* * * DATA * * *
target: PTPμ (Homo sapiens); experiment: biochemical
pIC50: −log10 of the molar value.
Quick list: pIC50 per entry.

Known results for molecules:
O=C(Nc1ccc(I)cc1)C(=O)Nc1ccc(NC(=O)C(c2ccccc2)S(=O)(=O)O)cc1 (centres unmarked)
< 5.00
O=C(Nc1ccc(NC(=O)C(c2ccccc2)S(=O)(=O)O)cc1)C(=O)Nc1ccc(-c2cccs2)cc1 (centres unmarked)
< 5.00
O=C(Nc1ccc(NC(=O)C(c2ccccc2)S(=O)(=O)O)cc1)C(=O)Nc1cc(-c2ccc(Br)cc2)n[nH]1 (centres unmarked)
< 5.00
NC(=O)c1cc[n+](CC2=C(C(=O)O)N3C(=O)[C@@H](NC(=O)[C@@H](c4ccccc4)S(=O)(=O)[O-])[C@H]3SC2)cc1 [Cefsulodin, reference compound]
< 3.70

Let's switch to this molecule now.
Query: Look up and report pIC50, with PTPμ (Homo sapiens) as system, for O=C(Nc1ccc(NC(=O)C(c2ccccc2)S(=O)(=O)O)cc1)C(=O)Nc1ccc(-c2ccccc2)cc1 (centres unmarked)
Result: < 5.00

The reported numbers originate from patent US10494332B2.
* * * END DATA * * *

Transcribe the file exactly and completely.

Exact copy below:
target: PTPμ (Homo sapiens); experiment: biochemical
pIC50: −log10 of the molar value.
Quick list: pIC50 per entry.

Known results for molecules:
O=C(Nc1ccc(I)cc1)C(=O)Nc1ccc(NC(=O)C(c2ccccc2)S(=O)(=O)O)cc1 (centres unmarked)
< 5.00
O=C(Nc1ccc(NC(=O)C(c2ccccc2)S(=O)(=O)O)cc1)C(=O)Nc1ccc(-c2cccs2)cc1 (centres unmarked)
< 5.00
O=C(Nc1ccc(NC(=O)C(c2ccccc2)S(=O)(=O)O)cc1)C(=O)Nc1cc(-c2ccc(Br)cc2)n[nH]1 (centres unmarked)
< 5.00
NC(=O)c1cc[n+](CC2=C(C(=O)O)N3C(=O)[C@@H](NC(=O)[C@@H](c4ccccc4)S(=O)(=O)[O-])[C@H]3SC2)cc1 [Cefsulodin, reference compound]
< 3.70

Let's switch to this molecule now.
Query: Look up and report pIC50, with PTPμ (Homo sapiens) as system, for O=C(Nc1ccc(NC(=O)C(c2ccccc2)S(=O)(=O)O)cc1)C(=O)Nc1ccc(-c2ccccc2)cc1 (centres unmarked)
Result: < 5.00

The reported numbers originate from patent US10494332B2.